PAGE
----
In many cases, the Entrepreneur finds it difficult to know who they should target as a potential buyer for their business. At first glance, any buyer with a checkbook may be attractive. In practice finding the right buyer when selling a business is both an art and a science.
Often, business owners ask me one of those “quick questions” – what can I do to maximize the sale price of my business? The answer? Not as simple as you may think. But there are 4 factors that can increase the value of your sale price.
EBIT is an acronym for Earnings Before Interest and Taxes. This is a term Bankers often use as a measure of a business’s earnings from operations. The EBIT reveals operating profitability without non-recurring or unusual income or expenses.
This is a story with an unhappy ending. I heard this story from employees who worked for a company many years ago. I knew the company well and as far as I know, this is the truth.
As I meet with entrepreneurs, I’m often asked the same question: “When is the best time for me to sell my business?” The answer to this question is not the same for every business owner, for many reasons.
EBITDA is an acronym for Earnings Before Interest Taxes Depreciation and Amortization. EBITDA is often used as a measure of a business’s cash flow. Also it is used frequently in many business valuation formulas, depending on the business’s specific industry.
The best solution to a problem lies in uncovering what the root cause of the problem really is. So often, this is the case when an entrepreneur is struggling with profitability in their business. Over the past few posts, we have discussed the concepts of how a minimum order policy and Pareto’s Principle applied to the customer/client base can be very powerful to help an entrepreneur improve the value of their business.
Proprietary information such as customer lists and recipes are intellectual property. However they are not formally protected in the same way as are trademarks, copyrights or patents. These and other types of confidential information can only be protected if they are treated as trade secrets.
One of the most crucial, yet subjective, aspects of any business valuation is determining the specific company risk premium of the business being appraised. The specific company risk premium varies with each company and is intended to be an adjustment to reflect a variety of circumstances inherent in the company and its industry.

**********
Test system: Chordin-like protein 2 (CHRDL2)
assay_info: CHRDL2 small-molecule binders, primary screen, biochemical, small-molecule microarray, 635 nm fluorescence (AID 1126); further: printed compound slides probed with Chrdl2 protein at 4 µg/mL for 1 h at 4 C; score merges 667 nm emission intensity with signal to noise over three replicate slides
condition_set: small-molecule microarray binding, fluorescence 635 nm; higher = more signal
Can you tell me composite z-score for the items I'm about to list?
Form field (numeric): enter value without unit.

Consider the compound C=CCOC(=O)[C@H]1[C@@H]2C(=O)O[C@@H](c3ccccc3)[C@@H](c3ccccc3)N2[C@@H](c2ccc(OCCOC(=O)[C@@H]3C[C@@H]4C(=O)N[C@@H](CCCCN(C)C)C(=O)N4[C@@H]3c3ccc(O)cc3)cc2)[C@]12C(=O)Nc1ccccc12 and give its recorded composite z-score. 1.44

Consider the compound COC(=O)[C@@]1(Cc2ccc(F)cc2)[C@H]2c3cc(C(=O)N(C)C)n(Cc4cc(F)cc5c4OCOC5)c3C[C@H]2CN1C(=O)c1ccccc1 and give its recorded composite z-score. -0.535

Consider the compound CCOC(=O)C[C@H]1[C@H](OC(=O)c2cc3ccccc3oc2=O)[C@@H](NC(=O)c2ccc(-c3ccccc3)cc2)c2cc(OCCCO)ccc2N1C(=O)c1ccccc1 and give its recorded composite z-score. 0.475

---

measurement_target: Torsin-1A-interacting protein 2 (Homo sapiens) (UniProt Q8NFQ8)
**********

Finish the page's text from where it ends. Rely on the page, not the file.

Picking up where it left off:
Anyone who owns a family business is intimately familiar with the blood, sweat, and tears associated with building and then keeping the business viable. Nevertheless, it is not unusual for the business entrepreneur to postpone consideration of various issues involved in transferring the business to the next generation, including determining the value of the business.
For every entrepreneur, a smooth transition of business ownership will be of importance at some future point. The Buy Sell Agreement deals with a specific exit strategy case. An agreement by and between business owners, it establishes a mechanism for the purchase of ownership interests following the departure of an owner due to a triggering event (i.e., death, divorce, disability, retirement, etc.).
Understanding a company’s operating results is an important factor for a business owner to determine the value of a business. However, the operating results must be placed in the proper context by comparing them to results of the industry as a whole. By doing so, a business owner is able to understand how they are doing financially relative to their industry peers. This exercise is known as benchmarking.
At some point in time, every business owner will leave their business (voluntarily or involuntarily). Through proper planning, an owner should expect to achieve their desired goals. Statistics show that the value of an owner’s business accounts for over 90% of their personal wealth. However, more than 75% of all business owners do not have a formal transition plan in place.